Advice needed on finishing coyotes

jhill528

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So I have been hunting for 19 years and recently began hunting coyotes with a foxpro. After my first night hunt and killing a coyote in the first two minutes with my 12gauge, I am hooked on night hunting. On my last several outings, this month, I have been able to locate the coyotes (using a coyote pack locator call), and I can get them actively engaged by using Male long howls and female yodels. For some reason, I can get them to come a bit closer (based on the volume of their howls, even being able to hear them growl and snarl), but I cannot get them to show themselves. I am hunting in fairly brushy country (los Padres NF) and I'm using a "Wicked Hunting Light" so I know I have plenty of light capability, plus to over come the brushy country, I setup over low lying sage flats and use the bed of my truck as a make shift highrack for a better vantage point. Last night, I held several groups engage in vocalizations for more than 30 minutes, but as soon as I mixed in either cottontail/ jackrabbit in distress or pup in distress calls, they quite communicating with me and I never heard or saw them again. This whole night hunting thing is tough since I can't see, but I have had a lot better success with locating the coyotes, just not such great luck shooting them (since the first one was soley luck I believe).

Does anyone have any advice on what I should be doing differently? Maybe different call sequences, maybe just use a locator to find them, then wait a bit and use a prey distress call. Of maybe I should just stick to going out at night to locate them, and then go back the next morning during daylight, and use prey in distress calls.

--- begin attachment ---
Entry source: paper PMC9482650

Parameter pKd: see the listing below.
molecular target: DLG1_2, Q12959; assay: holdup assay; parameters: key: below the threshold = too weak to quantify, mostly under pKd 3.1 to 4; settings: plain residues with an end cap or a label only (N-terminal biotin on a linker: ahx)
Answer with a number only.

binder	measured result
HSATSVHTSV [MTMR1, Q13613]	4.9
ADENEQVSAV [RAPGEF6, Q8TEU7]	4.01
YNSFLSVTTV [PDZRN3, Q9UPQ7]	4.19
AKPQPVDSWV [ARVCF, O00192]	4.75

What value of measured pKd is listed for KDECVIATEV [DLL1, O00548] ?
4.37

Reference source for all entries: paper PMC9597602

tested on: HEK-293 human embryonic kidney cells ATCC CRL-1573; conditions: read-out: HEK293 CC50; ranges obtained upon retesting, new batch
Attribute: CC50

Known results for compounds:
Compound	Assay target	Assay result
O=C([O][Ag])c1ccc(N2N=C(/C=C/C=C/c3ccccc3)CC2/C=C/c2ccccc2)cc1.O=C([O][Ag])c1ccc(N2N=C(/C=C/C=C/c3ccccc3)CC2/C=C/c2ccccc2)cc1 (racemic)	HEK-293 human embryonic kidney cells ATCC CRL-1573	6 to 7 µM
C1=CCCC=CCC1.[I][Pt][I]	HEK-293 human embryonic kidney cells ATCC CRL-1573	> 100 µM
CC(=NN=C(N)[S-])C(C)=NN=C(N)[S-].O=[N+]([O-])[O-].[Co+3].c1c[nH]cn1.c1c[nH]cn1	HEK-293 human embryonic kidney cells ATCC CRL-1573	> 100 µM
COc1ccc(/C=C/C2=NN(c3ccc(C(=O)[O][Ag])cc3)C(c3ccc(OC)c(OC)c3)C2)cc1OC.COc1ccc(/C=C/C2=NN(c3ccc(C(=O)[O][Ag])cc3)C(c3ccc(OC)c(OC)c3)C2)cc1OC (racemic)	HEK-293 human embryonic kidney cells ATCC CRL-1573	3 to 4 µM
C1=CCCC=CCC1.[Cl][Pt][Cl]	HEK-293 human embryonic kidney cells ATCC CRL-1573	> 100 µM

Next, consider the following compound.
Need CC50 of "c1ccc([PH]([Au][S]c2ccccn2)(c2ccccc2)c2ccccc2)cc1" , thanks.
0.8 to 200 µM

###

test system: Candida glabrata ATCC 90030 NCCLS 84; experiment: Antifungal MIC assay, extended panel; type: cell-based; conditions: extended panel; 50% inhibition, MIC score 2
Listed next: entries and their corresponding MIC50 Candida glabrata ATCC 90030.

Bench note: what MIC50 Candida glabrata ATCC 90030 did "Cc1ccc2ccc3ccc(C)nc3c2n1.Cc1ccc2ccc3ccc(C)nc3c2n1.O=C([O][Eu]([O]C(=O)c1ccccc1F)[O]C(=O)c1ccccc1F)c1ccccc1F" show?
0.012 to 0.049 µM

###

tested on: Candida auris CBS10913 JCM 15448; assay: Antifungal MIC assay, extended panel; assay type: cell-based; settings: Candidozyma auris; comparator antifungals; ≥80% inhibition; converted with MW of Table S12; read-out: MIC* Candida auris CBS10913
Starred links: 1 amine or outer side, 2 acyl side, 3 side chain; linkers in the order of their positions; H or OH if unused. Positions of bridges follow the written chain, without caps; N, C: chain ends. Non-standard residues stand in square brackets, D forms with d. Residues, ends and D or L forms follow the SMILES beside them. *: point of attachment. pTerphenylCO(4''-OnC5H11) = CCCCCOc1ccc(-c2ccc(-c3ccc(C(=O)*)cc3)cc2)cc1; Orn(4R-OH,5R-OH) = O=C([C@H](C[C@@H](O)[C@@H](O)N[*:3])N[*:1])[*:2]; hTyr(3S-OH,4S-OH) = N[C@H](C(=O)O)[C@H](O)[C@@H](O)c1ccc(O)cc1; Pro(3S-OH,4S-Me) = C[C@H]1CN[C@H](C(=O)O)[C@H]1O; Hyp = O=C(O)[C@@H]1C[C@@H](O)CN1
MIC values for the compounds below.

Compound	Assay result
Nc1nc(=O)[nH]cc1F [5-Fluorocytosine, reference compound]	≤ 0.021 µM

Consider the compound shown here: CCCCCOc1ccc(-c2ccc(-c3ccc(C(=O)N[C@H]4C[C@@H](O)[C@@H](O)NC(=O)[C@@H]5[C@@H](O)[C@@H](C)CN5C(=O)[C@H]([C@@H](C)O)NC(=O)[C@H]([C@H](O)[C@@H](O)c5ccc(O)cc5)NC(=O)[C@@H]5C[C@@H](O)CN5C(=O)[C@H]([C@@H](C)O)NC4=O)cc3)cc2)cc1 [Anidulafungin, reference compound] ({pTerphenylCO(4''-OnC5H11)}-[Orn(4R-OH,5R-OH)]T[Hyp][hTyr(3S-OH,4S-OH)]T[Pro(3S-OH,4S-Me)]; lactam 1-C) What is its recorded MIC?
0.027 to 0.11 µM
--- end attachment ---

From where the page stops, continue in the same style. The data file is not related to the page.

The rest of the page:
Any and all advice would be greatly appreciatted. I live in Camarillo, so if there is anyone else in my area that is experienced with coyote hunting (especially night hunting), I would really like to possibly spend some time hunting together if possible. I'd even be willing to run to my spots for the right person. Thanks again for any help you can provide.

Johnathon
 



JustGuy

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What about night vision with infrared? I noticed that i many cases projectors do not work well in brash areas, but when you use night vision with infrared, their eyes glow very bright even behind bushes and you cannot miss them.
Just my 2 cents.
 

jhill528

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Well, I haven't looked into Infared yet, but I'm sure the price alone would deter me. Heck spening nearly $200 on a fancy flashlight nearly detered me. And I completely agree about the light being difficult to use in brushy areas. If the light hits any brush that is directly infront of you (within 25 feet or so) it reflects back into your eye and is blinding, but at the same time, I would be confident identifying an animal inside of 150 yds with this light and that is more than enough. Infared would also be great since it would not emmit a light that the coyotes could see. One problem, is Infared even legal in California?
 

Where's Bruce?

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Nope, totally illegal. Same for thermal. In chatting with an IE GW who watched some callers hunt yotes in the IV at night through his IR glass, he saw the coyotes avoid both red and green lights. Smart doggies.
 
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JustGuy

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Why is it illegal? Never heard of it. Isn't it the same as regular night hunting?
 

JustGuy